Boeing Goes Begging ... Again

c17.jpgWhen the Air Force threatened last year to cap production of Boeing's C-17 airlifter, a major cash-cow, the company freaked out -- and wasted no time blackmailing Congress with the threat of lost jobs. (C-17 production employs 25,000 people in many states.)The result? Last month Congress tacked another 10 of the $200-million C-17s onto the program, for a grand total of 191. Combined with foreign sales to England (5), Australia (4), Canada (4) and NATO (3-4), this keeps the Long Beach, Calif., C-17 plant humming until 2009.But, already, Boeing is begging for more USAF orders, with an eye to sustaining C-17 production until the company can secure civil or more foreign orders, as reported in Aerospace Daily:

The next opportunity to secure more C-17s will occur in the second FY '07 supplemental, which is expected to be at least $40 billion if not more. Top defense officials are scheduled to finalize their request in November. Otherwise, industry representatives can try for more funds under regular FY '08 budgetmaking, which will be hammered out between the White House and the Pentagon by the end of the year.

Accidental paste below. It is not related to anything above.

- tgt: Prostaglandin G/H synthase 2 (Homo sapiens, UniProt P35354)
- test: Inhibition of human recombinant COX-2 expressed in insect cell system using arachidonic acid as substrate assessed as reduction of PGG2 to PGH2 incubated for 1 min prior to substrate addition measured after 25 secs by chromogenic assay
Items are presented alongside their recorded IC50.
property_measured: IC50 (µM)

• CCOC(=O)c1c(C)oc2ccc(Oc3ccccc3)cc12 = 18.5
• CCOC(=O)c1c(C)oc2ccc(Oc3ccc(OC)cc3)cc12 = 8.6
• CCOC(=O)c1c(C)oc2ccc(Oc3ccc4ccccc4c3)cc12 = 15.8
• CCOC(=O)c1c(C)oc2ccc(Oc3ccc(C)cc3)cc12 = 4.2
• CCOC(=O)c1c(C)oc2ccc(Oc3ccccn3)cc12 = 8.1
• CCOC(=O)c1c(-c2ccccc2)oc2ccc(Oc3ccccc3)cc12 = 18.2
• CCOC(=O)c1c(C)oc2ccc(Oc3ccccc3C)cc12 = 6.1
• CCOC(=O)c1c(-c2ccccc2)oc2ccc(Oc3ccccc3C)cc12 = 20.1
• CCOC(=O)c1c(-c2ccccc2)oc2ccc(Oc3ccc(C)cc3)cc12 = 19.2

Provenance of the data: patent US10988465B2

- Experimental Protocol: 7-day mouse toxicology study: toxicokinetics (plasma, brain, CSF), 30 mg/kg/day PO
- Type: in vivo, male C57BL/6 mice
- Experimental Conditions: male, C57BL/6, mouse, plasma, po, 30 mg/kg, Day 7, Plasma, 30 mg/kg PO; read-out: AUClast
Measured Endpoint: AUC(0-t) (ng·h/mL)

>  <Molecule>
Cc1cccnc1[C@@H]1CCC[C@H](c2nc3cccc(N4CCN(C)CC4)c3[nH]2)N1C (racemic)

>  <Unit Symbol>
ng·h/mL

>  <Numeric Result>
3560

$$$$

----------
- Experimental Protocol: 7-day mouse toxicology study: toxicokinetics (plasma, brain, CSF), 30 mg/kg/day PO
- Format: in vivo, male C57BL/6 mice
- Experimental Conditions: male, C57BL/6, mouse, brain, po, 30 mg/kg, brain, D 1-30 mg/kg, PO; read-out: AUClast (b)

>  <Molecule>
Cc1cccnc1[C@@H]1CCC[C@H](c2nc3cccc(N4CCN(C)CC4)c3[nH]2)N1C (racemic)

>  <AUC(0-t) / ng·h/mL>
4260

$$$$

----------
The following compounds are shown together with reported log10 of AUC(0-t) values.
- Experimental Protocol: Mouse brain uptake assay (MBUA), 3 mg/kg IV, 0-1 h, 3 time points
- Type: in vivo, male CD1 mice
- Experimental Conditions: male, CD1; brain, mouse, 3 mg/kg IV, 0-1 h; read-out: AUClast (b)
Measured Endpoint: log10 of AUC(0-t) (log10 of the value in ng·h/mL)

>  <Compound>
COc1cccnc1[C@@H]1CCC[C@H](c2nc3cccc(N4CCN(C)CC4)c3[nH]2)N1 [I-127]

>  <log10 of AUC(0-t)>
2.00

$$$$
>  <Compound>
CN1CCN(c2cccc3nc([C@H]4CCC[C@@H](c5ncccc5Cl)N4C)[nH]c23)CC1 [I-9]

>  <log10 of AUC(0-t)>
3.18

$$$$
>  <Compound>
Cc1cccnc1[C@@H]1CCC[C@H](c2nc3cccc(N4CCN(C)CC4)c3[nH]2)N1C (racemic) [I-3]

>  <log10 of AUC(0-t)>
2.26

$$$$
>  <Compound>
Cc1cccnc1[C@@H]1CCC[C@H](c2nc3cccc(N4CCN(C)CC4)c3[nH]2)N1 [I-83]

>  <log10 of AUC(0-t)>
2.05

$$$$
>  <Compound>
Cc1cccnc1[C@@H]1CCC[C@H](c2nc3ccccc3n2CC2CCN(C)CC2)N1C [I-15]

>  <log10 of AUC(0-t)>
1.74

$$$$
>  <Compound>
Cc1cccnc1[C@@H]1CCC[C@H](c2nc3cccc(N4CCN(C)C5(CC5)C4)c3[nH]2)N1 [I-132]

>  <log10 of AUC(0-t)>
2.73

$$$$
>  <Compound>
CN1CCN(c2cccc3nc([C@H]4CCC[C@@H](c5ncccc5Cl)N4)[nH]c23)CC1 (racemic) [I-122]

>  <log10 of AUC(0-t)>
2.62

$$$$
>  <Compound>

Lawmakers forcing airplanes onto the military is not a new phenomenon -- nor is it always unwelcome. For decades, the Air Force has counted on Congressional add-ons to top off its Lockheed Martin C-130 Hercules fleet. (Congress likes the C-130s because they keep a lot of people employed and because they're good state-level assets.) But with the C-17, the Air Force seems genuinely reluctant to divert too much cash to further production, as it's struggling to find money for the upcoming Lockheed Martin F-35 Lightning, the new KC-X tanker and another long-range bomber.But it's not that the Air Force doesn't need the C-17s. The fleet is too small as is, Aerospace Daily continues:
Onlookers suggest the Pentagon did not take into account the heightened need for airlift to support natural disasters, homeland security missions and perhaps of most concern, the Army's Future Combat System deployments. The Army's shift to a U.S.-based expeditionary force will allow it to use smaller vehicles and network-centric systems, but industry officials question whether the Pentagon has taken into account how this strategy will affect its need to have airlift at the ready to quickly react to situations around the globe.
It's proof of the bleak budget picture that the Air Force is resisting airplanes it truly needs for other airplanes it needs even worse.--David Axe
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